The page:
We never knew anything of the Governor's hab
its previous to his making Harrisburg his resi
dence; but we will do him the justice to say that
we have never seen him take a drink in a public
liar-room; and although wo meet hint almost ev
ery day when le is in Harrisburg, we have nev
er witnessed any evidence aids intoxication, ei
ther in his appearance or conversation. We say
this much us an act of justice to Governor John
ston, anti by way of preventing the Democratic
press of the State from pursuing a course of per
sonal detraction, which almost always recoils up
on the party resorting to this disgraceful kind of
warfare. We presume Governor Johnston is to
be the Whig candidate for Governor; and we have
no fear of meeting him on the broad principles
that divide the Democracy and modern Whiggery,
but we do trust that the Democratic ptess of
Pennsylvania will have too much self respoct to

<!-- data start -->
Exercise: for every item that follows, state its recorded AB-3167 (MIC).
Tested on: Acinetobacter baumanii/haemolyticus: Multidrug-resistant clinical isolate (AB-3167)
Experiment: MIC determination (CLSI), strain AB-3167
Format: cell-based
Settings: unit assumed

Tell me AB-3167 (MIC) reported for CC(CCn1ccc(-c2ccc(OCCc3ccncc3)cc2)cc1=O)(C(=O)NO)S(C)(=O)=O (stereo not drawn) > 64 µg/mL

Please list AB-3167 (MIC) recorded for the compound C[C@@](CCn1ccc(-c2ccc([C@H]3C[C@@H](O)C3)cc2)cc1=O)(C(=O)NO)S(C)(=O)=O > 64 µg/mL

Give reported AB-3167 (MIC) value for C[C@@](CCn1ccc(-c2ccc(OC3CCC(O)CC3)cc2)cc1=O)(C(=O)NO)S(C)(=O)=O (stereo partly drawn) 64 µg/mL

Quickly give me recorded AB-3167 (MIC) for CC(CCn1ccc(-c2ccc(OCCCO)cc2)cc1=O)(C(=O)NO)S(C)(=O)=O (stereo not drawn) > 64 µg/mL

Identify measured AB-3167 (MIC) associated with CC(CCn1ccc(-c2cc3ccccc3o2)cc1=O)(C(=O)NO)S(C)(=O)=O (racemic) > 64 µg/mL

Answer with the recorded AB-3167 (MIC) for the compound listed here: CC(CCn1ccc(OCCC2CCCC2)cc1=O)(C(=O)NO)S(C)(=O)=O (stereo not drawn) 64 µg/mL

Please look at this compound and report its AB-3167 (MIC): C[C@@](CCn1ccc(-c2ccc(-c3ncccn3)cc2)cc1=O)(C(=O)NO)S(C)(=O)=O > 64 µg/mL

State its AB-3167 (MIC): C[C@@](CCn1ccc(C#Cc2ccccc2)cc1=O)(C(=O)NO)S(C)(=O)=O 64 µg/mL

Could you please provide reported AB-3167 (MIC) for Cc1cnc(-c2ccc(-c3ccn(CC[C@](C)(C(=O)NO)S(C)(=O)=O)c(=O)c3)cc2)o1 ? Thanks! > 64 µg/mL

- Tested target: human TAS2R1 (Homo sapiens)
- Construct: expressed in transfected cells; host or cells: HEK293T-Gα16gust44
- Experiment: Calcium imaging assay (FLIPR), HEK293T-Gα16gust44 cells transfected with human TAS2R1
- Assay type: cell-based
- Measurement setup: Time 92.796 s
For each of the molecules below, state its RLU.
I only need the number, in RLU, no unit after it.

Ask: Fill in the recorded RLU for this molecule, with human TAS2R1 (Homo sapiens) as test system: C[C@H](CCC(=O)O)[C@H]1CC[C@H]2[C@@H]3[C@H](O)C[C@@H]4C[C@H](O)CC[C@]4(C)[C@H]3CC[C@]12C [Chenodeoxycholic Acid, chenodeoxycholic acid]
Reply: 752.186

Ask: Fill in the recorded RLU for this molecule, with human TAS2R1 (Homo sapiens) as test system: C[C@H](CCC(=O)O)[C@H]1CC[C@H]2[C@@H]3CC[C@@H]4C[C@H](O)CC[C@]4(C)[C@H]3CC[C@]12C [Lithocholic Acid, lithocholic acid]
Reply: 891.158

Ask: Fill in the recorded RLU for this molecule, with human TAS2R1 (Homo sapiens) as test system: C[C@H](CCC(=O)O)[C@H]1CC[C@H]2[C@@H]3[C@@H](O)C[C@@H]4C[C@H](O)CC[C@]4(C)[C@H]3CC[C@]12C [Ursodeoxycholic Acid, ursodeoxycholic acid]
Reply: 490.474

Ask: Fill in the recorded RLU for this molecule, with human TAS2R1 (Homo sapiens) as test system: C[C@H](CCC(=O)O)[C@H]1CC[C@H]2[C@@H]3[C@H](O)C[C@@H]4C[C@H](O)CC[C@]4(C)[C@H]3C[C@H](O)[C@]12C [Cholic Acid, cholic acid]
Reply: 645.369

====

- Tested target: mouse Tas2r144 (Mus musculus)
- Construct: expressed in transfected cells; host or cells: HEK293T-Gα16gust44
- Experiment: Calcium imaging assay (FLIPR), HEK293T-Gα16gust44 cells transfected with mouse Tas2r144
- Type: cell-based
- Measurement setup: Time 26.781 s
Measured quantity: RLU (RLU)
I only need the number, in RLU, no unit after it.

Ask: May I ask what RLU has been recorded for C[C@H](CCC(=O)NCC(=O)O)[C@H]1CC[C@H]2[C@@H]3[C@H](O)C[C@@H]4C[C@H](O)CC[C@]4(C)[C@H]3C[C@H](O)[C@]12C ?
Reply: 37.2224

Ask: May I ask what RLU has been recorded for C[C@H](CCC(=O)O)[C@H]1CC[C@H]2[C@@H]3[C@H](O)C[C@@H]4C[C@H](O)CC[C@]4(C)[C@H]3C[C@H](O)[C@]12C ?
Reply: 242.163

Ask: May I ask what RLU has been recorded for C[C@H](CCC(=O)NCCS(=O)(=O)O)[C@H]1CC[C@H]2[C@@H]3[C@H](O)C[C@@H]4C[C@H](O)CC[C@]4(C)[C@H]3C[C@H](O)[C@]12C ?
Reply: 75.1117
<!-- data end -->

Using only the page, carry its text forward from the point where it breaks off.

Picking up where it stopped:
fall into the course pursued against the Demo
cratic candidate in 1838.
A CURIOSITY.-A most wonderful piece of lin•
en has been woven for the World's Exhibition,
by a weaver named Haddock, near Warrington
in the north of Ireland. It is a web of fine cam
bric handkerchiefs. Small print can be read
through it, and yet the web is so close and com
pact that a single thread could not be distinguish
ed without the aid of a microscope or rather web
glass. The cambric when held up to the light,
looks like a fine airy fabric.
lir The undivided support of the south is ne
cessary to the support of our ticket. To secure
this, it is advisable to select a candidate suggested
and advocated by the south.—Democratic Union.
Exactly so—but we believe the south even will
not much longer want you. The power of Loco•
focoism in the northern States is gone forever, and
the only hope it has is to how lower than ever to
slavery; yet even that won't save it. It has had
its day, and is beyond the reach of the resurrec
tionists. Peace to ite ashes.—Lebanon courier.